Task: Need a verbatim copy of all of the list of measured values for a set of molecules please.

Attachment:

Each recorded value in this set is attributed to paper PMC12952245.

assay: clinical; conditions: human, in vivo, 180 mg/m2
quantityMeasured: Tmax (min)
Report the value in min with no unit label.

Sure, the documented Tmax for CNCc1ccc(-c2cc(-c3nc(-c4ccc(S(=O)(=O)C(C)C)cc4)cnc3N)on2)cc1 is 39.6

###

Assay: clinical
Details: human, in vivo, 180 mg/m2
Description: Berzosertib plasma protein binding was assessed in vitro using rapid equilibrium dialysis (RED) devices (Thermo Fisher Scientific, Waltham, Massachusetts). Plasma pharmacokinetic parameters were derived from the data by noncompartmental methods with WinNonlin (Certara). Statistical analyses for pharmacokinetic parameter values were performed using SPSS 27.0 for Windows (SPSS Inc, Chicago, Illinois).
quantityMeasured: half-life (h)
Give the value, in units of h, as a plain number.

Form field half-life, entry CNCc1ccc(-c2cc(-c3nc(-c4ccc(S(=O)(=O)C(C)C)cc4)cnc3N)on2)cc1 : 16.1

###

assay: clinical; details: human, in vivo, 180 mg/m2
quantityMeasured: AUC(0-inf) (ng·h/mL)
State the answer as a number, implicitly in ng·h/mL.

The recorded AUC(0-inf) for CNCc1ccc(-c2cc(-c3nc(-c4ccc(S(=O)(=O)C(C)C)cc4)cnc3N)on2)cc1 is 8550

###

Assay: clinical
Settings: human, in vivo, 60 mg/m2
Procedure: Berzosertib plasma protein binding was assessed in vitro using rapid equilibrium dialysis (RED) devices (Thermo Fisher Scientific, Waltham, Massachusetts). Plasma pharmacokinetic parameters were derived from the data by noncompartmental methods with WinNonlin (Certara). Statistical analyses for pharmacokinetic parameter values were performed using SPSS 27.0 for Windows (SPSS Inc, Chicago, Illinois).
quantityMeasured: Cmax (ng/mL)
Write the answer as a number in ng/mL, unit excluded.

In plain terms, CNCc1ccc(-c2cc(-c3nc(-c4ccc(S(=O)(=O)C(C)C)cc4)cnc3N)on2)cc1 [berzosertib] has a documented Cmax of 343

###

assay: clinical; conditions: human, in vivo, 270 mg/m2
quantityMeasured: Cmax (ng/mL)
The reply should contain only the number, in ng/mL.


Each recorded value in this set is attributed to paper PMC12952245.

assay: clinical; conditions: human, in vivo, 180 mg/m2
quantityMeasured: Tmax (min)
Report the value in min with no unit label.

Sure, the documented Tmax for CNCc1ccc(-c2cc(-c3nc(-c4ccc(S(=O)(=O)C(C)C)cc4)cnc3N)on2)cc1 is 39.6

###

Assay: clinical
Details: human, in vivo, 180 mg/m2
Description: Berzosertib plasma protein binding was assessed in vitro using rapid equilibrium dialysis (RED) devices (Thermo Fisher Scientific, Waltham, Massachusetts). Plasma pharmacokinetic parameters were derived from the data by noncompartmental methods with WinNonlin (Certara). Statistical analyses for pharmacokinetic parameter values were performed using SPSS 27.0 for Windows (SPSS Inc, Chicago, Illinois).
quantityMeasured: half-life (h)
Give the value, in units of h, as a plain number.

Form field half-life, entry CNCc1ccc(-c2cc(-c3nc(-c4ccc(S(=O)(=O)C(C)C)cc4)cnc3N)on2)cc1 : 16.1

###

assay: clinical; details: human, in vivo, 180 mg/m2
quantityMeasured: AUC(0-inf) (ng·h/mL)
State the answer as a number, implicitly in ng·h/mL.

The recorded AUC(0-inf) for CNCc1ccc(-c2cc(-c3nc(-c4ccc(S(=O)(=O)C(C)C)cc4)cnc3N)on2)cc1 is 8550

###

Assay: clinical
Settings: human, in vivo, 60 mg/m2
Procedure: Berzosertib plasma protein binding was assessed in vitro using rapid equilibrium dialysis (RED) devices (Thermo Fisher Scientific, Waltham, Massachusetts). Plasma pharmacokinetic parameters were derived from the data by noncompartmental methods with WinNonlin (Certara). Statistical analyses for pharmacokinetic parameter values were performed using SPSS 27.0 for Windows (SPSS Inc, Chicago, Illinois).
quantityMeasured: Cmax (ng/mL)
Write the answer as a number in ng/mL, unit excluded.

In plain terms, CNCc1ccc(-c2cc(-c3nc(-c4ccc(S(=O)(=O)C(C)C)cc4)cnc3N)on2)cc1 [berzosertib] has a documented Cmax of 343

###

assay: clinical; conditions: human, in vivo, 270 mg/m2
quantityMeasured: Cmax (ng/mL)
The reply should contain only the number, in ng/mL.